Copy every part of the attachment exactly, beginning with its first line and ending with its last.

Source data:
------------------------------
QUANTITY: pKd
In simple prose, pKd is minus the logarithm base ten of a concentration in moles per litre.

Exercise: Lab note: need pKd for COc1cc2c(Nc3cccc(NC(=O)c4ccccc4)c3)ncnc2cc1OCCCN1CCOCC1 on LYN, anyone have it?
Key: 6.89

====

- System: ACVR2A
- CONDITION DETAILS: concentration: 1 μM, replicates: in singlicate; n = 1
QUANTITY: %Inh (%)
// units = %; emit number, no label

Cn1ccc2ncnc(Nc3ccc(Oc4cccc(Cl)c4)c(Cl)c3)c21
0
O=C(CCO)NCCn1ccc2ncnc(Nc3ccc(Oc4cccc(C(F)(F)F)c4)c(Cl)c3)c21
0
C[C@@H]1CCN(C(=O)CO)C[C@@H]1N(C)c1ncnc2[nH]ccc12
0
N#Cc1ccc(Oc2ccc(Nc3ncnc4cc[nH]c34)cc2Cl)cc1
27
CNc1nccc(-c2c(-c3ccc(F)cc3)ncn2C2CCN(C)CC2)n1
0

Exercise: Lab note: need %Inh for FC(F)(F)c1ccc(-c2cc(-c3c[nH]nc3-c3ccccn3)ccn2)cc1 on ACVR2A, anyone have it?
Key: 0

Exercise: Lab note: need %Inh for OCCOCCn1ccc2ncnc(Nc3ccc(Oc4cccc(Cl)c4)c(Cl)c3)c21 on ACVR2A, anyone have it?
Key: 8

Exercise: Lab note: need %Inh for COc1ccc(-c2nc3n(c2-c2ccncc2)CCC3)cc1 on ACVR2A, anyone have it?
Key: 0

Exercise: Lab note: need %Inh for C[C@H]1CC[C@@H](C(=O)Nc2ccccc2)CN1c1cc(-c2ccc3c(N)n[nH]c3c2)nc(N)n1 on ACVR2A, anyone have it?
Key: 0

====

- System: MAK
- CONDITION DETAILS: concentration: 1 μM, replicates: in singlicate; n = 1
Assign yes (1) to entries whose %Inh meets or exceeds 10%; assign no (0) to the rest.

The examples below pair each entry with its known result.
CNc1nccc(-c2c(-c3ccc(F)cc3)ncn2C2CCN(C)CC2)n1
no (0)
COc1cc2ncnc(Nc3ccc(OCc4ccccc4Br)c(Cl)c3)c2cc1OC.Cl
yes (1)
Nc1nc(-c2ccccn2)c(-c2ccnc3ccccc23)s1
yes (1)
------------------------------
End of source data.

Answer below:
QUANTITY: pKd
In simple prose, pKd is minus the logarithm base ten of a concentration in moles per litre.

Exercise: Lab note: need pKd for COc1cc2c(Nc3cccc(NC(=O)c4ccccc4)c3)ncnc2cc1OCCCN1CCOCC1 on LYN, anyone have it?
Key: 6.89

====

- System: ACVR2A
- CONDITION DETAILS: concentration: 1 μM, replicates: in singlicate; n = 1
QUANTITY: %Inh (%)
// units = %; emit number, no label

Cn1ccc2ncnc(Nc3ccc(Oc4cccc(Cl)c4)c(Cl)c3)c21
0
O=C(CCO)NCCn1ccc2ncnc(Nc3ccc(Oc4cccc(C(F)(F)F)c4)c(Cl)c3)c21
0
C[C@@H]1CCN(C(=O)CO)C[C@@H]1N(C)c1ncnc2[nH]ccc12
0
N#Cc1ccc(Oc2ccc(Nc3ncnc4cc[nH]c34)cc2Cl)cc1
27
CNc1nccc(-c2c(-c3ccc(F)cc3)ncn2C2CCN(C)CC2)n1
0

Exercise: Lab note: need %Inh for FC(F)(F)c1ccc(-c2cc(-c3c[nH]nc3-c3ccccn3)ccn2)cc1 on ACVR2A, anyone have it?
Key: 0

Exercise: Lab note: need %Inh for OCCOCCn1ccc2ncnc(Nc3ccc(Oc4cccc(Cl)c4)c(Cl)c3)c21 on ACVR2A, anyone have it?
Key: 8

Exercise: Lab note: need %Inh for COc1ccc(-c2nc3n(c2-c2ccncc2)CCC3)cc1 on ACVR2A, anyone have it?
Key: 0

Exercise: Lab note: need %Inh for C[C@H]1CC[C@@H](C(=O)Nc2ccccc2)CN1c1cc(-c2ccc3c(N)n[nH]c3c2)nc(N)n1 on ACVR2A, anyone have it?
Key: 0

====

- System: MAK
- CONDITION DETAILS: concentration: 1 μM, replicates: in singlicate; n = 1
Assign yes (1) to entries whose %Inh meets or exceeds 10%; assign no (0) to the rest.

The examples below pair each entry with its known result.
CNc1nccc(-c2c(-c3ccc(F)cc3)ncn2C2CCN(C)CC2)n1
no (0)
COc1cc2ncnc(Nc3ccc(OCc4ccccc4Br)c(Cl)c3)c2cc1OC.Cl
yes (1)
Nc1nc(-c2ccccn2)c(-c2ccnc3ccccc23)s1
yes (1)